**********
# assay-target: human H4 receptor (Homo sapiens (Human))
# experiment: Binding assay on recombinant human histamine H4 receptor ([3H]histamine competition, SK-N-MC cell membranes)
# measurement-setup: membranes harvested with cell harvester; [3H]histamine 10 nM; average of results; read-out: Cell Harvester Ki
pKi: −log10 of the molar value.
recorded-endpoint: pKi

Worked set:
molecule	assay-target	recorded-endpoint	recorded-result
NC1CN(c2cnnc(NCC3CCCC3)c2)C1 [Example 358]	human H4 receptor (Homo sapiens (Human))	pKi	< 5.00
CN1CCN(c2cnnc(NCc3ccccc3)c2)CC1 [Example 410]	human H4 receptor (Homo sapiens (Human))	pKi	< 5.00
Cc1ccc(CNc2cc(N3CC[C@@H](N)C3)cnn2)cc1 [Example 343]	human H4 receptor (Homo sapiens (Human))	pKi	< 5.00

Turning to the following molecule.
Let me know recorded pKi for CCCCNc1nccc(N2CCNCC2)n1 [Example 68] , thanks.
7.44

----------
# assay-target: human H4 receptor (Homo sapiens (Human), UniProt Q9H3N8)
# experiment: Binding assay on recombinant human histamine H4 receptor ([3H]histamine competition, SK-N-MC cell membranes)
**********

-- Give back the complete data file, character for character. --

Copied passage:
# assay-target: human H4 receptor (Homo sapiens (Human))
# experiment: Binding assay on recombinant human histamine H4 receptor ([3H]histamine competition, SK-N-MC cell membranes)
# measurement-setup: membranes harvested with cell harvester; [3H]histamine 10 nM; average of results; read-out: Cell Harvester Ki
pKi: −log10 of the molar value.
recorded-endpoint: pKi

Worked set:
molecule	assay-target	recorded-endpoint	recorded-result
NC1CN(c2cnnc(NCC3CCCC3)c2)C1 [Example 358]	human H4 receptor (Homo sapiens (Human))	pKi	< 5.00
CN1CCN(c2cnnc(NCc3ccccc3)c2)CC1 [Example 410]	human H4 receptor (Homo sapiens (Human))	pKi	< 5.00
Cc1ccc(CNc2cc(N3CC[C@@H](N)C3)cnn2)cc1 [Example 343]	human H4 receptor (Homo sapiens (Human))	pKi	< 5.00

Turning to the following molecule.
Let me know recorded pKi for CCCCNc1nccc(N2CCNCC2)n1 [Example 68] , thanks.
7.44

----------
# assay-target: human H4 receptor (Homo sapiens (Human), UniProt Q9H3N8)
# experiment: Binding assay on recombinant human histamine H4 receptor ([3H]histamine competition, SK-N-MC cell membranes)